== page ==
AYS DIGEST 20/11/2016 — Universal Children’s Day or Universal mistreating day?
Today, 100,000 children are being targeted with bombs in East Aleppo and all access to medical care has been destroyed. Across Europe thousands of unaccompanied children are at risk of disappearing and exploitation in the absence of any government willing to take responsibility for them and 40 % of the 60,000 refugees trapped in Greece are children.
Today it’s the Universal Children’s Day, established by the United Nations in 1954, Children’s Day is on November 20 each year to promote international togetherness, awareness among children worldwide, and improving children’s welfare.
The UN General Assembly adopted the Declaration of the Rights of the Child on November 20, 1959, and then 30 years later it adopted the Convention on the Rights of the Child on the very same day. The convention, outlines a number of children’s rights including the “right to life, to health, to education and to play, as well as the right to family life, to be protected from violence, to not be discriminated, and to have their views heard”.
Nevertheless, more than 60 million people are currently displaced due to conflict, poverty and climate change and half of them are children. While millions more face violence in their communities.
All across the world and specifically in Europe human rights seem to have been forgotten as we get reports of so many cases of violations of human rights which take people question the role of the international institutions.
For the many of us that know modern History it’s not difficult to compare the failure of the United Nations to keep peace and provide security to the people around the world with the failure of the League of Nations, in the previous century, that became irrelevant and allowed some of the biggest atrocities to take place in the history of mankind.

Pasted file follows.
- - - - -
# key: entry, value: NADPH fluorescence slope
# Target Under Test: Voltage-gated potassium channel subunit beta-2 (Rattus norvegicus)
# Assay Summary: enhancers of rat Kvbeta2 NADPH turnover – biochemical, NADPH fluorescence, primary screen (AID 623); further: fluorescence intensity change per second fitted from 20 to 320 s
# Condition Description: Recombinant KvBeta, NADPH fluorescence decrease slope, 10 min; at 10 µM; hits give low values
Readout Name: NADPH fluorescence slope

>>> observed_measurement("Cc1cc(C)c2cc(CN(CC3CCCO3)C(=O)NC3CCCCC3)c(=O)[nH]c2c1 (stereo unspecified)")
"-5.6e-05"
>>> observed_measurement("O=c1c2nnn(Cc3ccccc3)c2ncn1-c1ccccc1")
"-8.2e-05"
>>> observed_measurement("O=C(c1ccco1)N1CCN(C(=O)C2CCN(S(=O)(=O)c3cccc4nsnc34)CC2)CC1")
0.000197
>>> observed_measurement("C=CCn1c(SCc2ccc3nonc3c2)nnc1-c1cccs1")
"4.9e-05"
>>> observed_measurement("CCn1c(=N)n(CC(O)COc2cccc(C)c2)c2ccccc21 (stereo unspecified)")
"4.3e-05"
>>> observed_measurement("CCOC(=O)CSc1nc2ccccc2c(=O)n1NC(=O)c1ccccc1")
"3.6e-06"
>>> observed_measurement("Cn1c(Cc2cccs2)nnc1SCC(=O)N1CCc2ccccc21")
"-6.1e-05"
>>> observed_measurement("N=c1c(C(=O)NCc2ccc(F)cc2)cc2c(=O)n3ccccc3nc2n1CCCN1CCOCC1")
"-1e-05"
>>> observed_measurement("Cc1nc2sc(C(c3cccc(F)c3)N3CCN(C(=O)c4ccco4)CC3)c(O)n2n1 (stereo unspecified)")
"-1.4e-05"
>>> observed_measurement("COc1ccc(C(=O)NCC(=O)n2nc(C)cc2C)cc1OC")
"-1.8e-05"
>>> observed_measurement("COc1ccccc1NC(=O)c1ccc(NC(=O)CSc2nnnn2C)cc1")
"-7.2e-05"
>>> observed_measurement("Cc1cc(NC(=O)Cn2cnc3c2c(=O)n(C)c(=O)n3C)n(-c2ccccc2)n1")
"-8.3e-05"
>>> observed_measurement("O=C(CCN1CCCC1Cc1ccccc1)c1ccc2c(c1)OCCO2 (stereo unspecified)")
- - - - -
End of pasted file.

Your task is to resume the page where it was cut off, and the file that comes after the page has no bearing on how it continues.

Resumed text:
In a recently published article, Is Aleppo the grave of the United Nations ? this subject is analyzed and ends with a demand to the all the parts involved:
If nothing is done to prevent Aleppo’s destruction, and to end the impunity of those — from all parties — pursuing it and obstructing humanitarian action, these weeks will mark a resounding defeat of diplomacy and the triumph of brute force. It is the UN as a whole that needs to act to save Aleppo — and in doing so, save itself.
After the recent attacks on the last hospitals in Aleppo, once again we get bad reports from the city. 23 civilians have been killed so far today by fighting between government and rebel forces in Eastern Aleppo, 12 of them children. At least another 32 people were injured. In addition another civil defense branch (Sakhour district) forced out of service as a result of a barrel bomb attack carried out by a Syrian regime chopper on the complex. Northern Aleppo is witnessing repetitive use of cluster bombs carried out by Russian Air Force. Hospitals in Aleppo are still out of service due to constant targeting, field hospitals have been set up in apartments on the front lines to avoid airstrikes. It is estimated that in 20 days eastern Aleppo which is under total siege will run out of food and medical supplies.